• Looking at the roots, I noticed at least one must have had some parasitic disease that caused the tumorous burl to form at the base of the  sculpture.  The base looks to be cut just above the majority of roots and I saw a few remnants of the major roots. 
  • The faces were racially distinct and I recorded how amazing it was to see such clear differences all together. In this, the sculpture reminded me of one of the many joys of Montreal, its diversity all joined together from the root source of the city. Each face had a similar hand carving style, mainly sanded smooth, but some rougher and less refined. The Native American face seemed to be looking down into the Metro station, the Asian face below it, looked down at the floor, the caucasian looked at the side wall. One of the faces seemed to have been damaged and its ear had fallen off. 
  • The trunk of the tree was twisting in a clockwise direction and gave me the impression it was trying to twist itself off the base. Some of the cracks formed by this twisting ran up through the faces, and in the case of the aboriginal face, added even more gravity to its expression, as if it were a scarred warrior who wore his pain very visibly. 
  • There weren’t a lot of people in the station when I went, but I noticed one couple stop to read the plaque and comment of the sculpture. They stopped for less than two minutes. Of all the other people who walked by, very, very few even glanced at the sculpture. Most appeared to not even notice it. I related to this phenomenon, because when I started to research all the different pieces in our Metro system, I was stuck at how many I actually remembered seeing, but I needed to push my memory to recall where I saw them and even more to remember how they felt. We were blessed with art all around us, but don’t always recognize it as such. I wondered why.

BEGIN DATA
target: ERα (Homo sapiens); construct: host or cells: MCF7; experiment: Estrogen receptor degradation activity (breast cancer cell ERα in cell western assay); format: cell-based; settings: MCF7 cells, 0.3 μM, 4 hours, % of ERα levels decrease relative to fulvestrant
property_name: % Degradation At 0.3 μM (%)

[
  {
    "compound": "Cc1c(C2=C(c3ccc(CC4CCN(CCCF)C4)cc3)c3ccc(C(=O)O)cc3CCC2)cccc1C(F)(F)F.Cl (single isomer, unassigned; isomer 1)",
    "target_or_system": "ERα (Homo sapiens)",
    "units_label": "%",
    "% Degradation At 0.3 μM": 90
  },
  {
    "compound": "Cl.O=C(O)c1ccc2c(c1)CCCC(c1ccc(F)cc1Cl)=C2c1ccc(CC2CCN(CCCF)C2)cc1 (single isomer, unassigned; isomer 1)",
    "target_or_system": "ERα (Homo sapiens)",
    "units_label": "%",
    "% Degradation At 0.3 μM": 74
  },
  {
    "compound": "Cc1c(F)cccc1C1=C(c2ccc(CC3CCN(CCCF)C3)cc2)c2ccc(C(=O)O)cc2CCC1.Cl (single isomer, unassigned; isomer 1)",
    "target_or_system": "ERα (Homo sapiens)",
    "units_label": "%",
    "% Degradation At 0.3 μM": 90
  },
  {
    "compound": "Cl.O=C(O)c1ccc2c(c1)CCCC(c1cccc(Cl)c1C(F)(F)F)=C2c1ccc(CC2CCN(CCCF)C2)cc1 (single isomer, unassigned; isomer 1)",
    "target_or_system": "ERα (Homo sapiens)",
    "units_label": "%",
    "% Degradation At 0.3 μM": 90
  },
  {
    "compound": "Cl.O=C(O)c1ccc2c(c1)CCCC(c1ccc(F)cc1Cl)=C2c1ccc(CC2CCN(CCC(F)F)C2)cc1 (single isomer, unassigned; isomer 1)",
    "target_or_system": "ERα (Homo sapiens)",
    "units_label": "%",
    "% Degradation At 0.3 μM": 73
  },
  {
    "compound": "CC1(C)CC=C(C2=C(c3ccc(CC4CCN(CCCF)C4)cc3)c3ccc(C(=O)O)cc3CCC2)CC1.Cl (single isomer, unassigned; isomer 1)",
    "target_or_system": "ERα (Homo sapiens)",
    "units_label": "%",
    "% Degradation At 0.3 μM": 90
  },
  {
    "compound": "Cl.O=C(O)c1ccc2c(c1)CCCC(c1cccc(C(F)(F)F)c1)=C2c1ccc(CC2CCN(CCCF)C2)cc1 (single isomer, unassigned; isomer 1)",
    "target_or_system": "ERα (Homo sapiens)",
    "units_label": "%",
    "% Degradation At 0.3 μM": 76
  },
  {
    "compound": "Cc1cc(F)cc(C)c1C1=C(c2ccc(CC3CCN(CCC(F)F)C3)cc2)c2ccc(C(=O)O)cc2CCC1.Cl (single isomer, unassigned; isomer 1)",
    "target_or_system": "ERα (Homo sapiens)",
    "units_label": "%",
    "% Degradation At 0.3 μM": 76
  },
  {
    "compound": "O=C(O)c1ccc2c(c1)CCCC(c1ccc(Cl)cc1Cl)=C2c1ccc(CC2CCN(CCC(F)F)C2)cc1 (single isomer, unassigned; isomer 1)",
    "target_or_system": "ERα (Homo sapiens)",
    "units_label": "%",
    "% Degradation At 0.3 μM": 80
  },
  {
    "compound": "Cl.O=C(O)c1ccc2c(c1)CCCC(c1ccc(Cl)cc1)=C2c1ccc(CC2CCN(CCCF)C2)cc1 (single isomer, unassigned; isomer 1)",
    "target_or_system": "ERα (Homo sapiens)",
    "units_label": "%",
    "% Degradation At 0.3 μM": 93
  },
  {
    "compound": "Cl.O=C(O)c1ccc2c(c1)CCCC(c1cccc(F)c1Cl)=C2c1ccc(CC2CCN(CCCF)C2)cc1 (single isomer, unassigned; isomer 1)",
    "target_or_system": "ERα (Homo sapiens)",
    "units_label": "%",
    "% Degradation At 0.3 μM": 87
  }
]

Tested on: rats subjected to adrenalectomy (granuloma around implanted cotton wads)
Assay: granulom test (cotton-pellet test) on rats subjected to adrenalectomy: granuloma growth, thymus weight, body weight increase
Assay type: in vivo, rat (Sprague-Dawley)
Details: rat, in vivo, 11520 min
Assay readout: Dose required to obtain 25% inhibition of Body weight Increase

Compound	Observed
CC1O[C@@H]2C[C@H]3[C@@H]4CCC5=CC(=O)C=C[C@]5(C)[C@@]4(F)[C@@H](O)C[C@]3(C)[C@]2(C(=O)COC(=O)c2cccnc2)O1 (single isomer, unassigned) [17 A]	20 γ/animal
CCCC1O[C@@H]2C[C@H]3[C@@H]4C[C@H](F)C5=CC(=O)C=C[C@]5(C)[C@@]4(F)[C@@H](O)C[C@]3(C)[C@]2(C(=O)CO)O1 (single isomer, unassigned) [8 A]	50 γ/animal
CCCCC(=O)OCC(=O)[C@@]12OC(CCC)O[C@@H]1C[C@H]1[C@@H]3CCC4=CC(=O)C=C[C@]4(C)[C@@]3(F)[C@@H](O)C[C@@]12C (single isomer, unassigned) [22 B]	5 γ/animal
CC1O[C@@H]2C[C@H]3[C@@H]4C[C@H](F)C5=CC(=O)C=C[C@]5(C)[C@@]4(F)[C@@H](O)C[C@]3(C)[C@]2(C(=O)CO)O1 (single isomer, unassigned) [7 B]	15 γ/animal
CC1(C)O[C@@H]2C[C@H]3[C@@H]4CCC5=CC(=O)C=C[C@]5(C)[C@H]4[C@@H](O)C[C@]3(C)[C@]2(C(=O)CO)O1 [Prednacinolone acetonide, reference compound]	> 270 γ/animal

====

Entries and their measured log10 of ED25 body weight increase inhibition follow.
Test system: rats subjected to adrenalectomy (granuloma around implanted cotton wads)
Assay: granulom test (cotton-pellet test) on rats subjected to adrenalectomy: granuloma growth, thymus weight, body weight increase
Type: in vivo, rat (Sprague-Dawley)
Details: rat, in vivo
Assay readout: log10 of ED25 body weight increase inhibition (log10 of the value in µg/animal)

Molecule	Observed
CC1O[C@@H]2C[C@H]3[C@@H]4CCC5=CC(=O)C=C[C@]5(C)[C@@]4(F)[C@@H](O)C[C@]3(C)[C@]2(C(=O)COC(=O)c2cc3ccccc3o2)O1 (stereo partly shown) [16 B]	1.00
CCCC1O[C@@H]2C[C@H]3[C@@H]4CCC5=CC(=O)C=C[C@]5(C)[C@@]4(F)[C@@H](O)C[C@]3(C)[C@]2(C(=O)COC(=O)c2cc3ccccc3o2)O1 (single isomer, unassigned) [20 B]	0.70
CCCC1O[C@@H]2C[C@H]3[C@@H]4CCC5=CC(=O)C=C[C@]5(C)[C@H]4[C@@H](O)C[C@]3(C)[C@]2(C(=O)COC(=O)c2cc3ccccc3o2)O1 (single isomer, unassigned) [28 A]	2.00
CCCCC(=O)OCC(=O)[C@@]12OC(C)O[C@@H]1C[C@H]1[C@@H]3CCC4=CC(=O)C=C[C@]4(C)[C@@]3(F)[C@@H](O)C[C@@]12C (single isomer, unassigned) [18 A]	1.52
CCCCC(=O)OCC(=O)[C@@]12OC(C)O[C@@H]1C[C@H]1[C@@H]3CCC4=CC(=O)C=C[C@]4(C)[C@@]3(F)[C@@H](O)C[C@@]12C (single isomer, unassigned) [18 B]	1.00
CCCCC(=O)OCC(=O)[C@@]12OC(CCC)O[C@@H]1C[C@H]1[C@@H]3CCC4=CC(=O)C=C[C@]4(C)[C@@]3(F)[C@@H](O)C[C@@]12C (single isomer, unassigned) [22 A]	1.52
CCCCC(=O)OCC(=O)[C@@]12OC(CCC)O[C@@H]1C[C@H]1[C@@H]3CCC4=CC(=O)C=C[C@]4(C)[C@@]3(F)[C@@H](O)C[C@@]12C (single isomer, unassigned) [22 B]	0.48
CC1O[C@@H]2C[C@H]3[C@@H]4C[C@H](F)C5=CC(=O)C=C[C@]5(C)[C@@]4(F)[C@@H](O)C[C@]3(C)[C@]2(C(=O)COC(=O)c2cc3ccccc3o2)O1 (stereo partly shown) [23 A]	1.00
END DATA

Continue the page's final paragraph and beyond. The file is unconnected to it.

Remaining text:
Joseph Rifesser in Metro de Montreal: 

Joseph Rifesser Art Public: 

Statue In Metro Lionel-Groulx: 

Joseph Rifesser ArtInfo: 

United Nations Pavililion: 

African Sculpture:

2 thoughts on “In Montreal, Art Is All Around Us

  1. Hi Mario,

    I’m endeavouring to content share articles on my blog, Creating My Odyssey. Would you be interested in my doing this with some of your posts? If so, thanks so much.

    Jo, Hampshire UK Artist * writer * explorer * steampunk, wild west & ghost nut * renaissance soul * mental health advocate * creative mental health & lifestyle blogger

    Creating My Odyssey – Liberating the Real Me After 30yrs of Depression & Anxiety

    On Mon, 15 Jul 2019, 11:46 The New Renaissance Mindset, wrote:

    > The New Renaissance Mindset posted: ” This year, in pursuit of my Art Ed. > degree… For ARTH 370 – Montreal Metro Visit Report Introduction > Originally aiming to experience a different piece of art in the Lionel > Groulx Metro, this piece jumped out at me while on-route. I had” >

    Liked by 1 person

    1. Hello Jo,
      I would be honoured and grateful of your sharing my articles.
      Please drop me a note when you share them (in case the ping back doesn’t kick in) so I can acknowledge the share.
      Also, I’m loving interacting with commenters, so I’ll do my best to answer any questions that show up from what you share.
      Thank you again.